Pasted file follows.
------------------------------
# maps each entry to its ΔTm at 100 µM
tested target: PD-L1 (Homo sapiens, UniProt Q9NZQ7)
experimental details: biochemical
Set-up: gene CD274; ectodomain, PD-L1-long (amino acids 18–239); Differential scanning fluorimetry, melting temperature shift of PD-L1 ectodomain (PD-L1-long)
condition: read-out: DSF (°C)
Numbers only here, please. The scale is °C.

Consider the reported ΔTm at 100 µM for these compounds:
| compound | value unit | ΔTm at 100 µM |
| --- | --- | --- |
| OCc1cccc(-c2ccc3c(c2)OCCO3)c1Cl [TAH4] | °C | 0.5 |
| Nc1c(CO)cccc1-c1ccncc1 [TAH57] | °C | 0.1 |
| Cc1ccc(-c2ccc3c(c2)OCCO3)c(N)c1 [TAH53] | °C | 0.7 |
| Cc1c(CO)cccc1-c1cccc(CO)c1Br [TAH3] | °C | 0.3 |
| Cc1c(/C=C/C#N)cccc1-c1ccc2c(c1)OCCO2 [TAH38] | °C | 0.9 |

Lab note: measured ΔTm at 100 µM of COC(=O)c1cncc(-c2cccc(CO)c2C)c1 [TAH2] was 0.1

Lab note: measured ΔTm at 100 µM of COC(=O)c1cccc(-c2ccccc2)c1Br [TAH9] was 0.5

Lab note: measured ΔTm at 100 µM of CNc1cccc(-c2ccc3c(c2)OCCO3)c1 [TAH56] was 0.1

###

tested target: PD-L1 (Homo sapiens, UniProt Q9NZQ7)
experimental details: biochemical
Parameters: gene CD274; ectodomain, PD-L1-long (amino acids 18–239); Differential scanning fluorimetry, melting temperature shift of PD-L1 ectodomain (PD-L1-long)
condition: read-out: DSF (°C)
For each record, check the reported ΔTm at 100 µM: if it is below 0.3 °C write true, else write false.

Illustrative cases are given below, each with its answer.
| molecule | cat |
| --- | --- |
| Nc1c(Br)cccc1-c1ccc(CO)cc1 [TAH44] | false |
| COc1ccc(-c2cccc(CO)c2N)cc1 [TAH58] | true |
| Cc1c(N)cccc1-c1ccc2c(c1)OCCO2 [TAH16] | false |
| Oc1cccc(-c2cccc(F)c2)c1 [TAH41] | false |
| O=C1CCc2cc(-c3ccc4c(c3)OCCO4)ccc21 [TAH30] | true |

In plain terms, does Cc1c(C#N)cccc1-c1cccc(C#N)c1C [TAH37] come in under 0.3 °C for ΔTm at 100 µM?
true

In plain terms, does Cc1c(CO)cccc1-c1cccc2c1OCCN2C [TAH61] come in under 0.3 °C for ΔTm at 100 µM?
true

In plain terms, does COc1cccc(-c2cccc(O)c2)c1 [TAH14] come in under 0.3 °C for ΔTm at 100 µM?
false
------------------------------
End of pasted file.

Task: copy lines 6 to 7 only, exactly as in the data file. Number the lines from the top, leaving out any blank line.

Numbers only here, please. The scale is °C.

Consider the reported ΔTm at 100 µM for these compounds: